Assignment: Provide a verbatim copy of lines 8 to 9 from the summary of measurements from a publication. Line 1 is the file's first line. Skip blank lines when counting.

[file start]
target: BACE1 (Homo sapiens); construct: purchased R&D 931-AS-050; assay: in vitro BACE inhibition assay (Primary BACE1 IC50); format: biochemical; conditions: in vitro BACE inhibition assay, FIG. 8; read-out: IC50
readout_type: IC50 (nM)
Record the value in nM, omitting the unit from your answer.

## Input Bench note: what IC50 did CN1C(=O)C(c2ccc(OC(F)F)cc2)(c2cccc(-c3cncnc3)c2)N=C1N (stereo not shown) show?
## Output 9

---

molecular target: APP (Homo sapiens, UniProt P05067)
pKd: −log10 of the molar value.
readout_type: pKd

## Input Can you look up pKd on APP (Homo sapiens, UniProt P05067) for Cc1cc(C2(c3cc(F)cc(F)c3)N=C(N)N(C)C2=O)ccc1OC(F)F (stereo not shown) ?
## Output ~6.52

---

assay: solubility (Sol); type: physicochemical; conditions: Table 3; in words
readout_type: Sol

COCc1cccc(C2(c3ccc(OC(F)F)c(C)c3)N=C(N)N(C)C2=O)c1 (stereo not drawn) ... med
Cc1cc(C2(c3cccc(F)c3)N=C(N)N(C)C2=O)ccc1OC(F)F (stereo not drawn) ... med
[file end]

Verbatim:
pKd: −log10 of the molar value.
readout_type: pKd